Proposal: Common terminology for recognizers discurse and specifications

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ruvavatar of ruv Common terminology for recognizers discurse and specificationsProposal2020-09-07 13:56:43

Author

Ruv

Change Log

  • 2020-09-07 The document is published at forth-standard.org

Problem

The different proposals about recognizers use the different terminology that conflict with each other and with the language of the Standard. We have many examples of that.

Also, the wrong terminology produces the names for words that have confusing etymology. And after all, it discredits the Forth language in the more wide community of programmers.

Solution:

Let's use the common terminology that is correct, accurately defined, and compatible with the Standard language. I suggest the following one. The latest version is available at GitHub. Improvements are welcome.

Proposal

tuple: a logical union of several elements that keeps their order; when a tuple is placed into the data stack, the rightmost element in writing is the topmost on the stack, and floating-point numbers are placed into the floating-point stack.

lexeme: a syntactic unit of a program (a source code); unless otherwise noted, it is a sequence of non-blank characters delimited by a blank.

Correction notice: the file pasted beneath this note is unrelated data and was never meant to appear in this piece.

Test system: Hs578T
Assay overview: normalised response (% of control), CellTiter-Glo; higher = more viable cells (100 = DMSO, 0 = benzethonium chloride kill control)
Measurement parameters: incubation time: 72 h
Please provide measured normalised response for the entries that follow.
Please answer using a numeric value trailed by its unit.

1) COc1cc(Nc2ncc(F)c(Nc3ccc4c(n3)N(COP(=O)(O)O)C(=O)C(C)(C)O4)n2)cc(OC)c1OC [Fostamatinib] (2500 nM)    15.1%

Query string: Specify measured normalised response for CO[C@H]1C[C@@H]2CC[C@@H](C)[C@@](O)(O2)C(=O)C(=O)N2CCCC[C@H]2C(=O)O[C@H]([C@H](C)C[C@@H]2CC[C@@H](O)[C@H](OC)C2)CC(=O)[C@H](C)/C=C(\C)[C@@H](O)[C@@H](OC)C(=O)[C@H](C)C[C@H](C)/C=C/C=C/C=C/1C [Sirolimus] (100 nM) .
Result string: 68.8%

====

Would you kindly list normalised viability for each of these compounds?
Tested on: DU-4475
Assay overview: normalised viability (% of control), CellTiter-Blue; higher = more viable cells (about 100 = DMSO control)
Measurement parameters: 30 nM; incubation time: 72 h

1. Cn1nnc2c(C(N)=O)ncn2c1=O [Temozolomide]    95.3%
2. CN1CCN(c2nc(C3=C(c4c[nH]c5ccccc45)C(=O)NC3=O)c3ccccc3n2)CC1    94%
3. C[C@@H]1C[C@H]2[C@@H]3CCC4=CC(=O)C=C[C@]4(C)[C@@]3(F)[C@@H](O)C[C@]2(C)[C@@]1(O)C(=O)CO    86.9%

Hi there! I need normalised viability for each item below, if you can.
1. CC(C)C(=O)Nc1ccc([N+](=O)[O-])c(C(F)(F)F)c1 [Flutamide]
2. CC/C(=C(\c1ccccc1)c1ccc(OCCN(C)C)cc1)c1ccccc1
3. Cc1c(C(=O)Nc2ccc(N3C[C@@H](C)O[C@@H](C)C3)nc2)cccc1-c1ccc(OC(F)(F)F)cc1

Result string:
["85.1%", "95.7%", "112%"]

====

to recognize a lexeme: to determine the interpretation semantics and the compilation semantics for the lexeme in the current dynamic context.

to interpret a lexeme: to perform the interpretation semantics for the lexeme in the current dynamic context.

to compile a lexeme: to perform the compilation semantics for the lexeme in the current dynamic context.

to translate a lexeme: to interpret the lexeme if interpreting, or to compile the lexeme if compiling.

dynamic context of a lexeme: information that is available at the time the lexeme is translated.

unqualified token: a tuple of arbitrary data objects that determines the interpretation semantics and the compilation semantics for a lexeme in its dynamic context.

token: unqualified token (a synonym, when it is clear from context).

to interpret a token: to perform the interpretation semantics that are determined by the token.

to compile a token: to perform the compilation semantics that are determined by the token.

to translate a token: to interpret the token if interpreting, or to compile the token if compiling.

token translator: a Forth definition that translates a token; also, depending on context, an execution token for this Forth definition.

resolver: a Forth definition that recognizes a lexeme producing a tuple of a token and its token translator.

token descriptor object: an implementation dependent data object (a set of information) that describes how to interpret and how to compile a token.

token descriptor: a value that identifies a token descriptor object; also, less formally and depending on context, a Forth definition that just returns this value, or a token descriptor object itself.

fully qualified token: a tuple of a token and its token descriptor.

recognizer: a Forth definition that recognizes a lexeme producing a fully qualified token.